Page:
The City of Campbell River is not expecting a hit to the bottom line due to the recent reduction in MSP premiums and incoming Employer Health Tax, unlike many other businesses and communities.

City won’t need to raise taxes due to Employer Health Tax

Because they didn’t lower their budget after the announcement, transition should come out in the wash

Unlike many businesses and other communities’ municipal governments, the City of Campbell River is not expecting a hit to its bottom line due to the provincial government’s decision to eliminate the Medical Services Plan in favour of the Employer Health Tax.

The government reduced MSP by 50 per cent in 2018, and then announced it would continue the phase-out and reduce it to zero eventually. As of Jan. 1, 2019, the government will begin to replace the revenue it used to receive from MSP contributions with the new Employer Health Tax, so for at least one year, businesses with payrolls over $500,000 who pay their employees’ MSP premiums will need to pay both costs.

While other municipalities are announcing a tax rate increase to cover this cost, the City of Campbell River says because they didn’t lower their budget for medical plan coverage after the announcement of the MSP reduction, they won’t need to do increase taxes to cover any shortfall.

With a payroll of approximately $18.5 million last year, the city paid $336,000 in MSP premiums. This year, the city budgeted $340,000 for medical coverage, but will only pay $170,000 in MSP premiums. Since the Employer Payroll Tax does not come into effect until next year, the city essentially saved $170,000 over the course of the year, which it can then use to roll over into the following year to pay the would-be deficit created by the implementation of the Employer Payroll Tax.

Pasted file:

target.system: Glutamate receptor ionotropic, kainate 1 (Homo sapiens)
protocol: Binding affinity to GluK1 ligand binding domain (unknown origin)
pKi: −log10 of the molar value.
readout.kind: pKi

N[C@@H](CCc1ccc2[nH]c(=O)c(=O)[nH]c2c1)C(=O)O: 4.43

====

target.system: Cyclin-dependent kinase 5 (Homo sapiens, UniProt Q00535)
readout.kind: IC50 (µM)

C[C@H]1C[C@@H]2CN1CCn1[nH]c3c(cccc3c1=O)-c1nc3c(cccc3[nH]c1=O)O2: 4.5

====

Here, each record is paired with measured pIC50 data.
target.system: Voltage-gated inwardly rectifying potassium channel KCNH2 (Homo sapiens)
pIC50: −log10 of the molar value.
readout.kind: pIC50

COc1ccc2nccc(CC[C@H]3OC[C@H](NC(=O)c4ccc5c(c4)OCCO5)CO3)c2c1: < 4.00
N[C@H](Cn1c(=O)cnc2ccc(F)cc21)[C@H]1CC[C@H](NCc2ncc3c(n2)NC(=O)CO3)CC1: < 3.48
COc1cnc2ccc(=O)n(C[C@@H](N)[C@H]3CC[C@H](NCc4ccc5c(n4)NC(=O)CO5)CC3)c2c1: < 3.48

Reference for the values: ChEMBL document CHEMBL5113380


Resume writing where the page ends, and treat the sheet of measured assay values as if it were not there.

Then in 2020, when the city has budgeted $400,800 for health coverage for its employees due to inflationary factors, all of that money will go towards the Employer Payroll Tax. So as long as the province follows through on its plan to eliminate the remaining 50 per cent MSP payment, the transition comes out in the wash.

In fact, while most of the talk around the implementation of the Employers Health Tax has focused on the hardships it could cause in the business community, then chief financial officer Myriah Foort says in her report to council about the change, it may actually be a good thing in the long run, at least for some businesses – including the city.

“It is expected that the employer health tax will be less administratively burdensome with a flat calculation on gross payroll versus individual employee calculations,” Foort says in her report to council about the change, “…moving to this tax from the Medical Services Premiums (MSP) may be a more efficient system for the province, public service bodies and businesses.”

But Coun. Colleen Evans says it’s important to remember that not everyone in the business community will be so lucky.

“Recognizing that we have certainly been able to take a very proactive approach to our own budget, we need to be aware that for many businesses within our community this has the potential of a significant impact, and I’d like to acknowledge that this uncertainty is a real challenge for small business,” Evans says.

“I appreciate that we took a different approach, but for a lot of businesses in our community, this will impact the bottom line.”

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